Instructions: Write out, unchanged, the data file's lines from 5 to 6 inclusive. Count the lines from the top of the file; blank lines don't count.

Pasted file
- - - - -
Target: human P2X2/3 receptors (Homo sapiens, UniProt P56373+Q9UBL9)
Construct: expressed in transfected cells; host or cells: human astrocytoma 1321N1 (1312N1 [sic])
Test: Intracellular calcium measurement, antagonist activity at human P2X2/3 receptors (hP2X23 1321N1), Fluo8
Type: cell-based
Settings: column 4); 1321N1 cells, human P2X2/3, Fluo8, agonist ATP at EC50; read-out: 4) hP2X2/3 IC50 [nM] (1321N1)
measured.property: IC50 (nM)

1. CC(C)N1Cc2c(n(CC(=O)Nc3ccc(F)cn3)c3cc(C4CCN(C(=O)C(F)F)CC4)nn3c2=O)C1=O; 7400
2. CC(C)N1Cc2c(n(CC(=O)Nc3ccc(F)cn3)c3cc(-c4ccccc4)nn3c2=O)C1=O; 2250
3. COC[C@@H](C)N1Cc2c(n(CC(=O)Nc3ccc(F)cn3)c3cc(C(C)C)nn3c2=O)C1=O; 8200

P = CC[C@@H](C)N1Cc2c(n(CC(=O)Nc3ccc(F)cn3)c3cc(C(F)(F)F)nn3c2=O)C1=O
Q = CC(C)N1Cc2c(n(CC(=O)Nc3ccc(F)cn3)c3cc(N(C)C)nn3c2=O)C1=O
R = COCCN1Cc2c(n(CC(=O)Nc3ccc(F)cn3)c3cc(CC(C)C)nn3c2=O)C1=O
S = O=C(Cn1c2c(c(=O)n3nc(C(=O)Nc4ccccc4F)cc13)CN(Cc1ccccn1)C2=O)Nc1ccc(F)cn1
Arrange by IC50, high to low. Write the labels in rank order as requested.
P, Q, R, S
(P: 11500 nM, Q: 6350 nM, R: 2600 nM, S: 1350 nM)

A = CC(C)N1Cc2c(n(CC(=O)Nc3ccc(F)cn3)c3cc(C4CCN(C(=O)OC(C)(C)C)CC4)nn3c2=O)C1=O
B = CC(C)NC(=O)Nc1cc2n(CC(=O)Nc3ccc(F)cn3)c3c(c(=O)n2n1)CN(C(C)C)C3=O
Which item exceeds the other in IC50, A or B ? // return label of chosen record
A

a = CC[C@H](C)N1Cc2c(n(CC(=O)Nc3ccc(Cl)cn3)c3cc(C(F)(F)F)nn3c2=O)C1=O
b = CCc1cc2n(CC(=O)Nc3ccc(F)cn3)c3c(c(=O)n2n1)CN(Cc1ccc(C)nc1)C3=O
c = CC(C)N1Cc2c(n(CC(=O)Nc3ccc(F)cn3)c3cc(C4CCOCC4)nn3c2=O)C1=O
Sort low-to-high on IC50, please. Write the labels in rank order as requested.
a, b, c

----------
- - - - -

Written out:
Settings: column 4); 1321N1 cells, human P2X2/3, Fluo8, agonist ATP at EC50; read-out: 4) hP2X2/3 IC50 [nM] (1321N1)
measured.property: IC50 (nM)